Why Mosquitoes Buzz in People’s Ears
By Verna Aardema, Illustrated by Leo and Diane Dillon
Ah summer time! Filled with loads of outdoor activities including sun, surf, out door picnics and, playing as a summer soundtrack, the whine of the mosquito!
Continuing the Snuggery’s yearlong celebration of the 75th Anniversary of the Caldecott Award for the best picture book of the year, here’s “Why Mosquitoes Buzz in People’s Ears”. Brian Selznick has designed a medallion for the 75th Anniversary and on it are ten iconic figures from past Caldecott winning books. You can see it on the Snuggery Facebook page. And the mosquito from this book is one of the ten!
Have you or your child ever wondered why this annoying insect that leaves lumpy love bites has such a whiny sound? Must be a disgruntled type that needs reassurance, eh? Well, this Caldecott winner of 1976, with award winning art by Leo and Diane Dillon answers all questions. It is taken from a West African folk tale retold by Verna Aardema. The Dillons, by the way, were back-to-back winners of the Caldecott the following year in 1977 as well with their artwork for their stunning alphabetical listing of African peoples in “Ashanti to Zulu: African Traditions.” Both are certainly worth a young reader’s time to see classic picture books at their best. And summer is the perfect opportunity as the pace of living hopefully slows to allow catch up reading time with your child. What better place to start than tucking in some of these Caldecott winners amidst the summer reading mix!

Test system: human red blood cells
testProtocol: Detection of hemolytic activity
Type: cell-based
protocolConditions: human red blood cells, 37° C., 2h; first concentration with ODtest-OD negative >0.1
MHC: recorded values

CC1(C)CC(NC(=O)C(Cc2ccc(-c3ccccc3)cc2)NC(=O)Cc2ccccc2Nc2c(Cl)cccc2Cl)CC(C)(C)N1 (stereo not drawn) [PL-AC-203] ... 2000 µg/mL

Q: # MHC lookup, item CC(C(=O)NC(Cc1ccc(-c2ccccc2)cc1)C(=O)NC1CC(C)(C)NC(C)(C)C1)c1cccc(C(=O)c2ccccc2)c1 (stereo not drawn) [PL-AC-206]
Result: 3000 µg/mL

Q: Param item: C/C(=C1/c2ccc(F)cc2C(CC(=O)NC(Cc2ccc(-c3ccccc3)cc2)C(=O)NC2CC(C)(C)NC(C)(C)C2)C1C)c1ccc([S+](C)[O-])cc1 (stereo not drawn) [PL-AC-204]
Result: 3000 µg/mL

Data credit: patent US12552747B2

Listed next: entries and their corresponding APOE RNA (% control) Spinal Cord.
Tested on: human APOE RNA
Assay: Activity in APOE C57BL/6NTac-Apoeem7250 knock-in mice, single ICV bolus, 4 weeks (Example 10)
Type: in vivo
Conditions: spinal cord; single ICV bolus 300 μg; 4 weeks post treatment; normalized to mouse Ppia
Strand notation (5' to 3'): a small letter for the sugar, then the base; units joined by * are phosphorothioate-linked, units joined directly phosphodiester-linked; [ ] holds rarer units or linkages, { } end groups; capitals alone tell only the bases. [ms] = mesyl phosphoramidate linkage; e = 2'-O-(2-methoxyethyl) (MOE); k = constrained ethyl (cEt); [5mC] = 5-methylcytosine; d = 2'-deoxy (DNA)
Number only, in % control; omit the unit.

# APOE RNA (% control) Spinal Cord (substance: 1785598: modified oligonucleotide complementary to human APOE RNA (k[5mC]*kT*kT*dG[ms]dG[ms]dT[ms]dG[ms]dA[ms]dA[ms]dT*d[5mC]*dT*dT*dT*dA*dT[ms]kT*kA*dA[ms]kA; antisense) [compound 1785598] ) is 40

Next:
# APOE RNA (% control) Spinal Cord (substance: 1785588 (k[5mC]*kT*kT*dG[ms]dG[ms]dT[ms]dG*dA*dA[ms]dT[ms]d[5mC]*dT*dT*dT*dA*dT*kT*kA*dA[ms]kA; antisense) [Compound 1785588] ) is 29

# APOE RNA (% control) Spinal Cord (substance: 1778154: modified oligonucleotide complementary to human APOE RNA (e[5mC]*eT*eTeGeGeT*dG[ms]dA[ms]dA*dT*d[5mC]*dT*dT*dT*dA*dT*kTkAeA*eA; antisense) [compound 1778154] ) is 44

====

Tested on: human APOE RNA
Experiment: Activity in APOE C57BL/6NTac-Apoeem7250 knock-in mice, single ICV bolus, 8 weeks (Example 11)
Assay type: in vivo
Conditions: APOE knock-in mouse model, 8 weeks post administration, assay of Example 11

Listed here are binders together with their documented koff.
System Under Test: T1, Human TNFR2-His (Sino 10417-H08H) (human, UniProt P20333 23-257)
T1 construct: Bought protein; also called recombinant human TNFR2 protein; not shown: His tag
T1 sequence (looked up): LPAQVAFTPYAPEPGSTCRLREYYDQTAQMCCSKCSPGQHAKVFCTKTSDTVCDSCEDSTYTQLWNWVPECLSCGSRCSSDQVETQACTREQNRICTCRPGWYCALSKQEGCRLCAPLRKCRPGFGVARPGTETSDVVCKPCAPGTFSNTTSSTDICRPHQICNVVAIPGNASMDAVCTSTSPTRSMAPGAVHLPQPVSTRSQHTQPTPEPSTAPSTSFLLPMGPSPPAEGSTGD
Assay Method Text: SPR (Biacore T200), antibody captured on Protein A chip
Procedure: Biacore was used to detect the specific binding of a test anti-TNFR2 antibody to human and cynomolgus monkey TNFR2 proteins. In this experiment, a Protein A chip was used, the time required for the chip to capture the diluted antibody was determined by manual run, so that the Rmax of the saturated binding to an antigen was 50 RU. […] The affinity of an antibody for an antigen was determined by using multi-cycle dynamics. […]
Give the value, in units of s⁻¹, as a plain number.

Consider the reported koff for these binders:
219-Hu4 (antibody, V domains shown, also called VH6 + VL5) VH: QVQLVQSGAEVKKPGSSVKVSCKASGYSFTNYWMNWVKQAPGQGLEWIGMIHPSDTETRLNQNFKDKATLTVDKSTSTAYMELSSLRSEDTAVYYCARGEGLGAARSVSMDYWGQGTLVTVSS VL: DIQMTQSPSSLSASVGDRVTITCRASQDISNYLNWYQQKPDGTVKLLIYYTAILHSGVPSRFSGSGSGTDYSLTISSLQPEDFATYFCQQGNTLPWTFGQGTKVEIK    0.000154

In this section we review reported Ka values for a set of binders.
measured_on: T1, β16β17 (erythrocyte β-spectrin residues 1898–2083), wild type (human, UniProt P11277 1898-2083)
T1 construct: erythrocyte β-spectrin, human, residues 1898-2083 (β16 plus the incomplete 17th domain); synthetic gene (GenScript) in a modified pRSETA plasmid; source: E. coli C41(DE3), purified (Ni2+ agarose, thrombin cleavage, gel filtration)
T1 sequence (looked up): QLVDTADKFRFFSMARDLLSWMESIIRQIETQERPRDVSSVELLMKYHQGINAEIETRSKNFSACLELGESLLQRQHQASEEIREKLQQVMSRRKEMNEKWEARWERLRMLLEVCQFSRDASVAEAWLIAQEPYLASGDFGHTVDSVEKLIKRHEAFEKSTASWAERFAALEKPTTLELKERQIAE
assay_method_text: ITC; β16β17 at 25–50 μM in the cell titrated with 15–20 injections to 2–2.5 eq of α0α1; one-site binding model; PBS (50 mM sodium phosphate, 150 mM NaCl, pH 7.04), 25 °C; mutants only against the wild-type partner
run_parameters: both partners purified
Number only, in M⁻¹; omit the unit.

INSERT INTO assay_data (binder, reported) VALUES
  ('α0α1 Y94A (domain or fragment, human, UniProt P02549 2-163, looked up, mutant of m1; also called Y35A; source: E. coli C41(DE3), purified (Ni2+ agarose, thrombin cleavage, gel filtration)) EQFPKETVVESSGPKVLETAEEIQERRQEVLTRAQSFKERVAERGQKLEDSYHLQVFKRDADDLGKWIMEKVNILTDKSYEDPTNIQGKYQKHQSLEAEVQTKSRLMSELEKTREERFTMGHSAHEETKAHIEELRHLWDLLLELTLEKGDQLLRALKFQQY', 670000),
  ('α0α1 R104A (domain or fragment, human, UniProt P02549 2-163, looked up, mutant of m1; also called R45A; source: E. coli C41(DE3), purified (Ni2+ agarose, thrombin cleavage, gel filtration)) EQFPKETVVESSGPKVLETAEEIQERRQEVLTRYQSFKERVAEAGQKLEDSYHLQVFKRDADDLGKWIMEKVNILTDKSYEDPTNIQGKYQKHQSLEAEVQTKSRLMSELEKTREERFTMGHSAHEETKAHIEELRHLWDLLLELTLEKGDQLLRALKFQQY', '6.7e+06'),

The African tale of the origins of this whiny insect starts on a bright sunny morning where an iguana is placidly drinking at a waterhole. Along comes the whiny one with an observation that he has seen a yam as big as he. The iguana, being a perfectly reasonable fellow, derides this stuff and nonsense twaddle and promptly puts two sticks in his ears to drown out the chatter. This is a bit extreme, I do admit. But, unfortunately for Mr. M it starts a long chain of cause and effect to begin among the animals of the jungle. And, he is to blame! The python slithers by and tries to speak to his friend, the iguana. No go. With two sticks in his ear, communication is definitely impeded. However the snake jumps to the conclusion that the iguana is peeved about something and assumes foul deeds are afoot via the iguana. Where to hide? Ah, the rabbit hole of course which promptly sends the rabbit scurrying out, which in turn is witnessed by a crow. There must be danger afoot, no? So, his alarm is heard by the monkey, who naturally assumes a “dangerous beast” is prowling the forest and begins crashing through the treetops. You get the idea.
Parents may like to be made aware that within the teaching of the long string of cause and effect, there is a death of a small owlet, inadvertently brought on by the monkey’s feverish retreat through the trees. Naturally the Mother Owl grieves the loss of her young one and ceases to hoot for the sun to rise. Nights grow longer and longer with no sun, so King Lion calls a council of the animals filled with witnesses, who tell their tales in turn, backtracking to the whiny one who lies in hiding.
So this summer when you hear that familiar whine, it is the mosquito asking in plaintive tones, “Zeee! Is everyone still angry at me?”
Mr. M do you want honesty here or do you want the soft sell? YES! That’s why everyone keeps swatting you away!
Kids will like the cumulative ongoing action of cause and effect. And, as I mentioned, some children may be upset by the death of the owlet, but it is handled in a soft and muted way by the art.
The “KPAO” and resounding slap of the last page is something every adult and child can identify with this summer.
And hey, I bought a small wooden desk plaque I saw recently, inscribed with the words, “NO WHINING!” The designer must have had the little fellow in mind. Mosquitoes don’t read, do they? Sooo, perhaps sometimes, we, might whine? But then again, such a thing is an outright impossibility!
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